Located on the bank of the Yangon River, Botahtaung is a typical gilded dome that tapers gradually to the top and is capped by a symbolic fan-shape spire. Unlike many pagodas (known as zedi in Myanmar), Botahtaung is hollow inside allowing visitors to walk through to admire what is considered the highlight of any pilgrimage – a glass case containing a sacred hair relic of the Buddha.
Legend has it that several of Buddha’s remains, brought over from India 2,500 years ago and deposited here on the river bank, were guarded by a thousand soldiers, thus lending the name ‘Botahtaung’ which means ‘one thousand generals.’ During World War II, the original structure was bombed but was rebuilt in 1956 to its present-day height of 48 metres.
The road in front of the shrine beckons visitors in with its colourful array of shops selling fruits, flowers and other offerings items. Enter the main entrance on the right and marvel at the gleaming hall covered in gold (leaf). From here, turn left and follow the narrow circular walkway laced with dazzling glass mosaic. Halfway through the labyrinth is the centrepiece glass case with the Buddha hair.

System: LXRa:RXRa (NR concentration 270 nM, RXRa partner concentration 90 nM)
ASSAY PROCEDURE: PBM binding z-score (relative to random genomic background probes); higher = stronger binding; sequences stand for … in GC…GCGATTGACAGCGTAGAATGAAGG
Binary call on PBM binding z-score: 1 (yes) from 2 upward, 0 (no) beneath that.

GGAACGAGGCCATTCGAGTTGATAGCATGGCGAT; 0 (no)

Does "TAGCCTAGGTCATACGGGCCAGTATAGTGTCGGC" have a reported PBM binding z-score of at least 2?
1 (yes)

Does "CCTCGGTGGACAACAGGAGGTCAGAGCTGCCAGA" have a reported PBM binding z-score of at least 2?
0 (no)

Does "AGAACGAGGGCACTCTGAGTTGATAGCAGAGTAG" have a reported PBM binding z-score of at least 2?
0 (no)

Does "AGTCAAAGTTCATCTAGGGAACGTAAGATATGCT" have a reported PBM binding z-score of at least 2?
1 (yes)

What to see?
Outside the Pagoda to the west, a small building houses a splendid specimen of a Mandalay-style Buddha image seated on a bejewelled throne. Nan-oo, as it is known here, was taken by the British in the 1885 and exhibited at the Victoria and Albert Museum. Only in 1951 was it returned to the people of Myanmar.
There is a large pond with fish and turtles feeding on popcorns, which is on sale conveniently nearby. A covered bridge leads visitors to a shrine of a few resident Nats (guardian spirits) who cast their protective sight over the temple grounds. The Nats, who form an important part of most religious monuments in Myanmar, can allegedly grant wishes and fulfil dreams. Nats are said to be fond of young coconuts and bananas. Offerings in the form of money are widely practiced.